JERUSALEM (Jul. 21)
Peace – and how to achieve it – were the themes of speeches by three Israeli Government officials over the weekend.
Foreign Minister Abba Eban said in a radio interview that differences between the United States and Israel over the method by which peace with the Arabs should be reached were more apparent than real. Mr. Eban told the Cabinet on Sunday that there was a wide range of understanding between the U.S. and Israel on ways and means to settle the conflict.
Speaking at a Haifa labor rally, Defense Minister Gen. Moshe Dayan said that “today more than ever, the way to peace is in standing fast.” Israel was closer to a settlement with the Arabs, both in neighboring counties and within present borders, today than ever before, he declared.
Information Minister Israel Galili, in a speech in Tiberias to hundreds of new recruits in Nahal para-military units, declared that, “It is time Arab rulers understand that time is not working in their favor. Israel of tomorrow will not be softer or weaker than in the past. It will be even stronger than in the past.” The Arabs’ position that there can be no negotiations, no peace and no free navigation in the Suez Canal indicates that the war is not yet over, he declared.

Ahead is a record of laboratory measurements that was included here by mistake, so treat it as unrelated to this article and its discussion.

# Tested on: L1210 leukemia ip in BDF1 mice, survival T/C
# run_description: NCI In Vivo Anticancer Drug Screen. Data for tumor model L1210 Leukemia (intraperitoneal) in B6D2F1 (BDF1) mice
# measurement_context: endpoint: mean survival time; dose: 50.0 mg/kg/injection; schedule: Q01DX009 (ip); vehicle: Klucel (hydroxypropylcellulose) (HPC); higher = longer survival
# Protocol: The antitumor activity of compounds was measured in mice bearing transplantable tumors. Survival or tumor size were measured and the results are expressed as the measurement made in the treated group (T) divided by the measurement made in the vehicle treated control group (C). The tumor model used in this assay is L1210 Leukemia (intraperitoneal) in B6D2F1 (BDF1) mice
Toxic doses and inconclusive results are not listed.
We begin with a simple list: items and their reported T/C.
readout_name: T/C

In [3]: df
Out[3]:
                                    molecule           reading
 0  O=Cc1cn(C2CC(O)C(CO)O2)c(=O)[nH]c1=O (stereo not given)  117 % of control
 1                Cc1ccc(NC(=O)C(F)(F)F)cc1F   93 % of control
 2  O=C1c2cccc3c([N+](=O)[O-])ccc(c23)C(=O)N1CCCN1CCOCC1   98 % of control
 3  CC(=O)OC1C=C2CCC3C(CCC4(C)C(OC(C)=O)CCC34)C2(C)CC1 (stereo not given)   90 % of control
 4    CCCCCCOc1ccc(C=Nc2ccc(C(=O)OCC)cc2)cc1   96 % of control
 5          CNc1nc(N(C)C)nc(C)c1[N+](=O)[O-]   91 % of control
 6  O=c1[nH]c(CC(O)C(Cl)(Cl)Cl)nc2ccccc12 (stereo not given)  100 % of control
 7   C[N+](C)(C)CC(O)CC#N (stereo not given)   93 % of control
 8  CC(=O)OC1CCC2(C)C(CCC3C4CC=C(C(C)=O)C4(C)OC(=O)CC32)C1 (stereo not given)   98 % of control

Mr. Eban told the nation that in his conferences last week with George Ball, the new United States Ambassador to the United Nations, and Mr. Ball’s delegation, it was established that the U.S. did not believe in any permanent solution that was not based on a treaty signed directly between the Arabs and Israel. With Mr. Ball was Joseph Sisco, Assistant Secretary of State, and Alfred Atherton, head of the Arab-Israel desk at the State Department. Also visiting Israel last week was McGeorge Bundy, Ford Foundation president and former advisor to President Johnson, who conferred with top officials.
The Americans, Mr. Eban said, did not concur with Israel in her insistence that any matter of substance must be discussed only in direct talks with the Arabs from the start. Israeli officials took the position that this was the only way to find out if there was any real wish for peace on the part of the Arab countries.
Gen. Dayan said that Israel must have plans for peace but must be ready to carry on without peace until it was reached. “If we insist this time on firm and binding terms on the normalization of relations, then we shall eventually achieve real peace.” he asserted.